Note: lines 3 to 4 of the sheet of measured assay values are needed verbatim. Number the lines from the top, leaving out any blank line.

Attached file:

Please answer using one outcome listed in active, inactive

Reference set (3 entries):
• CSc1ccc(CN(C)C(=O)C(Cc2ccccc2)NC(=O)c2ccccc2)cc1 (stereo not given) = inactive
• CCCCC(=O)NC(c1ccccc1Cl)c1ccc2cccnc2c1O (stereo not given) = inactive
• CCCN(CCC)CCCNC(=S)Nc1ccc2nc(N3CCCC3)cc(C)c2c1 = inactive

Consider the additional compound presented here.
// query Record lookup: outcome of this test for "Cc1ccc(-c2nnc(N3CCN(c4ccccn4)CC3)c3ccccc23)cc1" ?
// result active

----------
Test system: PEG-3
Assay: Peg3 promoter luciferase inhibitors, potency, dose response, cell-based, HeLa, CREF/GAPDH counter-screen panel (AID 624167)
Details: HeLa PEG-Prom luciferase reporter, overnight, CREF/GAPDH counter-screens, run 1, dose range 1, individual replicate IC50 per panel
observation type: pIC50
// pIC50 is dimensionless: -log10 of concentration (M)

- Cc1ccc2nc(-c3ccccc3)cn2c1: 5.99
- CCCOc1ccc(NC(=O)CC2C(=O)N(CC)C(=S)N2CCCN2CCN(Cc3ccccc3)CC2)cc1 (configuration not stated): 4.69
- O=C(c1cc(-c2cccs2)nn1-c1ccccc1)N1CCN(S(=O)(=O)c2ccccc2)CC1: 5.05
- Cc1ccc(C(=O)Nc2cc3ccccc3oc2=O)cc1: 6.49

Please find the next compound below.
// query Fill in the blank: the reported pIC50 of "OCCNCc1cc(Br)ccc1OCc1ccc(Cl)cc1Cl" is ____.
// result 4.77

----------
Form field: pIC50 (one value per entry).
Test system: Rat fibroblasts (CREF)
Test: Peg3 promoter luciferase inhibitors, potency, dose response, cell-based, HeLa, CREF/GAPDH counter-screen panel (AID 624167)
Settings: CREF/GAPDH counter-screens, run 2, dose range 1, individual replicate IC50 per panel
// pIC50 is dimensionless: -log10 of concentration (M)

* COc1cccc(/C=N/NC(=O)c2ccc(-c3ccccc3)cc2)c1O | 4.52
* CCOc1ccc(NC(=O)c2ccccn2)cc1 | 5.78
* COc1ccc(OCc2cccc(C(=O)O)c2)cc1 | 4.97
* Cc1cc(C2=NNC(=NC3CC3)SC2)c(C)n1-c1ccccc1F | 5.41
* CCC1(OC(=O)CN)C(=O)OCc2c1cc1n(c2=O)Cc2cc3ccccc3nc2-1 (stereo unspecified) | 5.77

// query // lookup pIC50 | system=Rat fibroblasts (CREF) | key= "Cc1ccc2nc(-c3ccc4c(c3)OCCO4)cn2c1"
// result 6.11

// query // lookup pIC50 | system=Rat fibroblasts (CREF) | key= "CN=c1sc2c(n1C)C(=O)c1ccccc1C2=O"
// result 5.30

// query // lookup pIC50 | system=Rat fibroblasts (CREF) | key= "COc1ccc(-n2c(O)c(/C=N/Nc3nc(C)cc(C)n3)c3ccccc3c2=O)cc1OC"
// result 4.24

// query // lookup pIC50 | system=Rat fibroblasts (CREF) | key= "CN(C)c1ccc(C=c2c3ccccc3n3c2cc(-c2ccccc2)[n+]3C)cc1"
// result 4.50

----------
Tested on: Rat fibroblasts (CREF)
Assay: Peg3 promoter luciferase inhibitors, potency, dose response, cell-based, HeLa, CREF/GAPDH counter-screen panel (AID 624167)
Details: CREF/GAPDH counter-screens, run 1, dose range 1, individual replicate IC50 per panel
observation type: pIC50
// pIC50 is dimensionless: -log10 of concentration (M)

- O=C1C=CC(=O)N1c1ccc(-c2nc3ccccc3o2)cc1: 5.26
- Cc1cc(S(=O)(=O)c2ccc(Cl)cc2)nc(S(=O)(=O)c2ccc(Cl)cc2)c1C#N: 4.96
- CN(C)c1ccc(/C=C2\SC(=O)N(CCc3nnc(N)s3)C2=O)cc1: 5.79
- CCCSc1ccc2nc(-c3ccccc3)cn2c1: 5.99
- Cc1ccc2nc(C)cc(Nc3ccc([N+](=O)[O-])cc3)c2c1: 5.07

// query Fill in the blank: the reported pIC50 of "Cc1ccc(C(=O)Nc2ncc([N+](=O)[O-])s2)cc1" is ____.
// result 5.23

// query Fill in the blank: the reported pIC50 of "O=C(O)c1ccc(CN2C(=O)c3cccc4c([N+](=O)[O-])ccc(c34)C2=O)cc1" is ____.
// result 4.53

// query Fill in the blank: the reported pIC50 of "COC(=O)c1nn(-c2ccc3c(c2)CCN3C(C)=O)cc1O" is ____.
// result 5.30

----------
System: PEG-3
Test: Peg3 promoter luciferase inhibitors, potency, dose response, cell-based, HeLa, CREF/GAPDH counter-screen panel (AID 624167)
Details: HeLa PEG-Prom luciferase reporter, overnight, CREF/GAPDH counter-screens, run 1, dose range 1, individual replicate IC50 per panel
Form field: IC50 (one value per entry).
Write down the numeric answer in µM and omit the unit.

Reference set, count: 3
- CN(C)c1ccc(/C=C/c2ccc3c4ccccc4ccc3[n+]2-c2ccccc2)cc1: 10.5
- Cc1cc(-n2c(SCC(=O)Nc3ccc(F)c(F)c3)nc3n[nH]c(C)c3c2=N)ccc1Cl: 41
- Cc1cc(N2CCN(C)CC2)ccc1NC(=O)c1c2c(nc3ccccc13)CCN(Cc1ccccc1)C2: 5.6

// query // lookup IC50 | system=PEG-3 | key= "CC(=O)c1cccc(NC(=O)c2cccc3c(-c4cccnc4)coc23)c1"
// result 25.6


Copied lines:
• CSc1ccc(CN(C)C(=O)C(Cc2ccccc2)NC(=O)c2ccccc2)cc1 (stereo not given) = inactive
• CCCCC(=O)NC(c1ccccc1Cl)c1ccc2cccnc2c1O (stereo not given) = inactive